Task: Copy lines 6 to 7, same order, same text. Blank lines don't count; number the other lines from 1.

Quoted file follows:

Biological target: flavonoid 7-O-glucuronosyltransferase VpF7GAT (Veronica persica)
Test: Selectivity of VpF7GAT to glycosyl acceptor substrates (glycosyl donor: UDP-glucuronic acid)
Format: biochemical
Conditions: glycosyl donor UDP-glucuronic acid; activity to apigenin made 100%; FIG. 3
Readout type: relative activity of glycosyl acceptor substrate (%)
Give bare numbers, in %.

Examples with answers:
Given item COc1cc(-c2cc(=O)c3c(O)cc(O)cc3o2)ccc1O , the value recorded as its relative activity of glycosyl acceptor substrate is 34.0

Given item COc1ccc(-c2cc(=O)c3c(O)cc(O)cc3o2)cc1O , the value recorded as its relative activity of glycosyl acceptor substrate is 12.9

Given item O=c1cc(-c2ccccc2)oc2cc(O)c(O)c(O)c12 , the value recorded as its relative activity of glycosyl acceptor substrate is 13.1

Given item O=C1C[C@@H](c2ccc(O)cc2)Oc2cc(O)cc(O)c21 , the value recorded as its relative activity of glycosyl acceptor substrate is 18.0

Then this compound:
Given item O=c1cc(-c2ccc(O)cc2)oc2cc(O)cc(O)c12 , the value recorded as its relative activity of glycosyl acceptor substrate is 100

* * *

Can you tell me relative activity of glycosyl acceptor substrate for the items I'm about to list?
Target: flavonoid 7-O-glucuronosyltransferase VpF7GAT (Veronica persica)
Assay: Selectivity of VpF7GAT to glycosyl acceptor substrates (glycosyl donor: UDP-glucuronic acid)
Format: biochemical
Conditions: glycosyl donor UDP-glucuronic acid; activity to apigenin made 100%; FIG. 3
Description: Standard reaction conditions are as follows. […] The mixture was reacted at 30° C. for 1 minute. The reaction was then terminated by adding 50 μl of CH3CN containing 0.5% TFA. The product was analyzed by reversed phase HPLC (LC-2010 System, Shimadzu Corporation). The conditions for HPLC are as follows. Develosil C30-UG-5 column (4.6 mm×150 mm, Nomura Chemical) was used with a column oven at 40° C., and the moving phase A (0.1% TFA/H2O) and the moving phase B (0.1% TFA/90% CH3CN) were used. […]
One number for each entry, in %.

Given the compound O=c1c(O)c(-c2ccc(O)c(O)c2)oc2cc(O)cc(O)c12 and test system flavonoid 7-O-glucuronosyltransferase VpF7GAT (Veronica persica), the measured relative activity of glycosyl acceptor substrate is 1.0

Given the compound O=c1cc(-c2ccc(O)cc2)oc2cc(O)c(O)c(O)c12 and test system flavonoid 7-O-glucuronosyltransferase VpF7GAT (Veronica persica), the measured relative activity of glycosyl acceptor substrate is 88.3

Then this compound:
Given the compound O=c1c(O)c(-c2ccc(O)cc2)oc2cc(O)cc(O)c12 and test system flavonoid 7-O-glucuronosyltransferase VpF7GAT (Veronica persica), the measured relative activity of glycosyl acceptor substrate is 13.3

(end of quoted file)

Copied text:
Give bare numbers, in %.

Examples with answers: